So you’re asking yourself, “What’s the moral here?” Well clearly it’s “Don’t hang around after your shift is over!” Er, maybe it’s “Always look out for number one!” No, that’s dumb. Maybe it’s “Always wear clean underwear?” I think there are as many morals to this story as there are air ducts, which was none, had you paid attention. So, stick that in yer pipe and blow bubbles.
Next week: The time I was locked in a commercial beer cooler! Every man’s dream becomes one man’s nightmare!
Maybe it’s the soothing sounds of falling bath water, or the perky scents of aroma-therapy bath products, but a lot of people do their best thinking in the shower. This in spite of the fact that it is generally early in the morning, and the prospects for the day include going to work for 8 hours. Two events that usually obfuscate a great deal of creative thought.
So, here are, in no particular order, my most recent shower cogitations.
- Why are the shower condiment bottles (shampoo, conditioner, body wash, etc.) smooth plastic? Showers are often wet and soapy, making things that are smooth and plastic difficult to handle. Shower condiment bottles need textured areas for gripping, especially on the lid, which is where I tend to grab and lift the bottles from.
- 100% of prescription eye glass wearers don’t wear their glasses in the shower. I wouldn’t mind some readable print on the condiment bottles, guys. Since we have an over abundance of bottles in our shower, they tend to get grouped into the four corners of the tub, so I only need to remember which corner has the conditioner, which corner has the shampoo, etc. But when I’m in some one else’s shower, it’s a nightmare. To add to this tragedy, shampoo and conditioner bottles from the same product line tend to look identical. This leads to longer shower times, and increased water bills. And increased water bills really boil my kettle, if you know what I mean.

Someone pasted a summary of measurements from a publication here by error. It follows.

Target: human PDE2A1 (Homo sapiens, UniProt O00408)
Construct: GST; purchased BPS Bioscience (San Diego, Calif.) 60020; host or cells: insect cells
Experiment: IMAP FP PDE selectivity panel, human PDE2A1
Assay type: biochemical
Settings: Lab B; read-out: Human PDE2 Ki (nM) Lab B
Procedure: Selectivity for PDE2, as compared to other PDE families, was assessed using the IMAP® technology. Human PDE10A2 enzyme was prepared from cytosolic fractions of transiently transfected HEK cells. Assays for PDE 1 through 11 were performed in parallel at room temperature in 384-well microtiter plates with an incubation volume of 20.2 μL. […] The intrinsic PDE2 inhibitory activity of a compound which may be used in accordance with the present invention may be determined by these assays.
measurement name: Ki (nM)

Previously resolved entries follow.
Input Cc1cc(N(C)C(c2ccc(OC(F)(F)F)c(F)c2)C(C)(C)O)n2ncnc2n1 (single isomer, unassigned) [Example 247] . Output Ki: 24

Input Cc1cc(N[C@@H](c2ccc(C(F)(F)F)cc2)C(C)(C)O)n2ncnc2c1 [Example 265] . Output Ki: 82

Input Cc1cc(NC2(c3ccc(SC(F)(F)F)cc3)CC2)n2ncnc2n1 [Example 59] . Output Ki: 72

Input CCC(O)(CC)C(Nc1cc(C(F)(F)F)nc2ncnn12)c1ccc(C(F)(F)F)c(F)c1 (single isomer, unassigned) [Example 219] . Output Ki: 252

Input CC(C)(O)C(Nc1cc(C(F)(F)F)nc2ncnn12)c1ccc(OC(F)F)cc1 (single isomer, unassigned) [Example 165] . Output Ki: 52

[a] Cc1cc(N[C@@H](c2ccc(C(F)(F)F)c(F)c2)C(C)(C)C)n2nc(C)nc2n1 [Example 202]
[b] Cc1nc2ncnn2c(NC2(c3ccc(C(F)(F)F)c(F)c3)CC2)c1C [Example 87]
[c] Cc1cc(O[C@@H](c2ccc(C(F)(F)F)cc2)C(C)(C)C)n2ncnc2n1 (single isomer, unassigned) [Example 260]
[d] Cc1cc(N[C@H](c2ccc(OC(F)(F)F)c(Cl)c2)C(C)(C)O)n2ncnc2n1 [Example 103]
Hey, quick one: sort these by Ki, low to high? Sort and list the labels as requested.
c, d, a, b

- Liquid “body wash” soap, I’m convinced, is just another corporate level manipulation to get us poor consumers to buy more product than we really need. What’s so great about body wash soap, anyway? It’s liquid, which means you’ll inevitably pour too much, it requires an additional device to scrub your body with (the sponge that isn’t) plus it’s another bottle to keep track of when you aren’t wearing your glasses in the shower. Bar soap was a great invention. No extra application devices required, it’s a unique self contained object easily identified by the spectacle sporters among us, and it lasted forever since by it’s very design you couldn’t use to much. So now that we’ve all been convinced to buy more soap more often, I’m left to wonder: where does it all go when it’s washed away down the drain?
- When you go to Wendy’s for a spicy chicken combo meal, you can “biggie size” your order for .59¢. This is common at all of the major fast food style “restaurants”. So I’m wondering, if I can “biggie size” for an additional .59¢, why can’t I “smallie size” for .59¢ less? Maybe I can’t drink the normal amount of pop, and I don’t want the normal amount of fries. Maybe I want a smaller portion. Maybe I’m cheap.